Think of your reader as a detective, and citations as a trail of clues to help them understand where your information is coming from. If they want to follow up on a clue, your list of citations functions as a kind of map, indicating where they need to go to find out more.
CMU's Policy on Academic Integrity states that "in all academic work to be graded, the citation of all sources is required" — this includes generative AI tools, code, data, movies, and social media as well as webpages and traditional scholarly research.
Citing is part of being a good research citizen: you are giving credit to those whose work came before yours, and can expect others to cite your own work in turn.
A brief introduction to citing and why we cite from North Carolina State University
Click the video and select "...More" for transcripts
Here's a brief introduction to various citation styles from Kevin deLaplante of Critical Thinker Academy
Here are some links to major citation style manuals from our libraries:
Good information sources with examples on citing and general writing:
There are two main types of tools that can help with you with citing sources:
1. Citation Generators: These tools generate a citation that you can view instantly so you can copy it, paste it into your paper, or email/save for later retrieval.
You can do this in two ways:
a. Using database tools: Databases often allow you to specify the citing style when you save or import results from them. Below are examples of how you can generate a citations from the Carnegie Mellon Library Catalog and from a research database:
Carnegie Mellon Library Catalog Example: After you've entered a search, look for the quotes above each item and click it, then choose the style you'd like to generate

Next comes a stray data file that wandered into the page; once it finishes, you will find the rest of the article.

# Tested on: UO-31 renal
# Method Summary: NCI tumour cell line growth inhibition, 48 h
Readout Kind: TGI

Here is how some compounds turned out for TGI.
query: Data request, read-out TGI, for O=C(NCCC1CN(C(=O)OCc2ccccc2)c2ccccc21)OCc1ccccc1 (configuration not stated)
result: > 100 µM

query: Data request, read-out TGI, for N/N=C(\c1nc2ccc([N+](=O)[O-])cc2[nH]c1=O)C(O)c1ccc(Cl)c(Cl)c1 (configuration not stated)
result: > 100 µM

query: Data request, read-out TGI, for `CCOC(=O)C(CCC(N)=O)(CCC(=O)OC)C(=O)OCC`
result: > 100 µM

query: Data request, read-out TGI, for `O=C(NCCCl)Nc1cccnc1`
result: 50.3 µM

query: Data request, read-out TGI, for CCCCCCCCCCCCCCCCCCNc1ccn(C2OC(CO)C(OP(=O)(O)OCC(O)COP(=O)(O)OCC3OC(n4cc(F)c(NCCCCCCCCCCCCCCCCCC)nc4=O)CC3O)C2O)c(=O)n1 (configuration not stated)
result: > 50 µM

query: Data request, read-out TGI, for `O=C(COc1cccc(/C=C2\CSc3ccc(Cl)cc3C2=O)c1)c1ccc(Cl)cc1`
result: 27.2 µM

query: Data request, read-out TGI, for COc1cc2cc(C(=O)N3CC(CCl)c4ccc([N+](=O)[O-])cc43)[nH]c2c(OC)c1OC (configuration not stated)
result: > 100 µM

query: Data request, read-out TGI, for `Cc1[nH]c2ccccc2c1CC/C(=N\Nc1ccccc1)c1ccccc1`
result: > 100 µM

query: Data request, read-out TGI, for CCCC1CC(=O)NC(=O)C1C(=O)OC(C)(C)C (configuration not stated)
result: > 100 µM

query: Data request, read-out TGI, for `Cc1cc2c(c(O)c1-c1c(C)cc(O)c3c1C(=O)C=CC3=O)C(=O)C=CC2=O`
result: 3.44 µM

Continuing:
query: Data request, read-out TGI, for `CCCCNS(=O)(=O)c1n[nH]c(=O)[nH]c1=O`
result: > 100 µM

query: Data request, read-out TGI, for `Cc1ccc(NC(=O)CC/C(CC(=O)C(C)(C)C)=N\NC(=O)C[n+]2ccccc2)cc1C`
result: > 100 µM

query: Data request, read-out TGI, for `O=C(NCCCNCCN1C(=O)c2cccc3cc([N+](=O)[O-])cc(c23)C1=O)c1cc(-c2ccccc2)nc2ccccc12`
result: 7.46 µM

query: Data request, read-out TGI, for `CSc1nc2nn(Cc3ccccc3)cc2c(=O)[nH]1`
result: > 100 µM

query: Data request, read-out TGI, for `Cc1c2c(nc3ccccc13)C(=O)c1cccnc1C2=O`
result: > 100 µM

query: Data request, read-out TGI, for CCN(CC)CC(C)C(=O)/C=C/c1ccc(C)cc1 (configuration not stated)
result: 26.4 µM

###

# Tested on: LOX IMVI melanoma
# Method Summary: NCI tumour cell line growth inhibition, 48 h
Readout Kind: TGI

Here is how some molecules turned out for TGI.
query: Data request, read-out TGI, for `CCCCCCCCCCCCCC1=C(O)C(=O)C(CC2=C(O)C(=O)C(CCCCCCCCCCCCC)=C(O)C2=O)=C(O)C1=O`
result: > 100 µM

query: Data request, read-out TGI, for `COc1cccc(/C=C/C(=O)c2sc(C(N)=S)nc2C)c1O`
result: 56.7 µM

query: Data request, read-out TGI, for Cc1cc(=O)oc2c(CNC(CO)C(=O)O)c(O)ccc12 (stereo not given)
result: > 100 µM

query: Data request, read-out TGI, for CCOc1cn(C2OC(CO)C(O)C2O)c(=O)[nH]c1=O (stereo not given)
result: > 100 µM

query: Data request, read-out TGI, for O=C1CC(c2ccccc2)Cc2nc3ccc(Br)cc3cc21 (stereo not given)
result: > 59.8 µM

Note: you can also click on the mail icon then select the style to generate. Or click on "..." to see file format options for exporting into a citation manager. To generate or export multiple citations,you can save results in a folder then process the selected results all at once
Research Database Example: After you've entered a search, look for the specific ways you can save, import, or print citations. In the sample database below, you have to save a result to a folder before you get the option to do any of these things:
Once you open the folder where you saved your citations, click on it to get options that will generate citations that you can print, email, or cut and paste.
b. Free web tools: There are citation generating tools where you can enter reference information manually (such as author, title, journal, pages, etc.). These are handy when you have a small amount of references, but the quality depends on the information you input.
Here are some popular (and free) online citation generation tools:
BibMe - BibMe quickly generates citations in APA, MLA, Chicago, Harvard and thousands of other styles for your bibliography. I
Citation Machine - Cite sources in APA, MLA, Chicago, Turabian, and Harvard.
Citefast - Claims to be the web's fastest and most accurate citation generator. Generate a bibliography, in-text citations and a title page in APA 6th edition, MLA and Chicago.
EasyBib - Automatic works cited and bibliography formatting for MLA, APA and Chicago/
2. Citation Management Tools: These tools automatically harvest and format citations and full-text documents. Many of the best also have other functions citing as you write, collaborating and sharing capabilities, and social networking (see the Citation Management@CMU for supported tools).
Here's a short video from Western University that sums it up.
Transcript is available by clicking on the video and selecting "... More"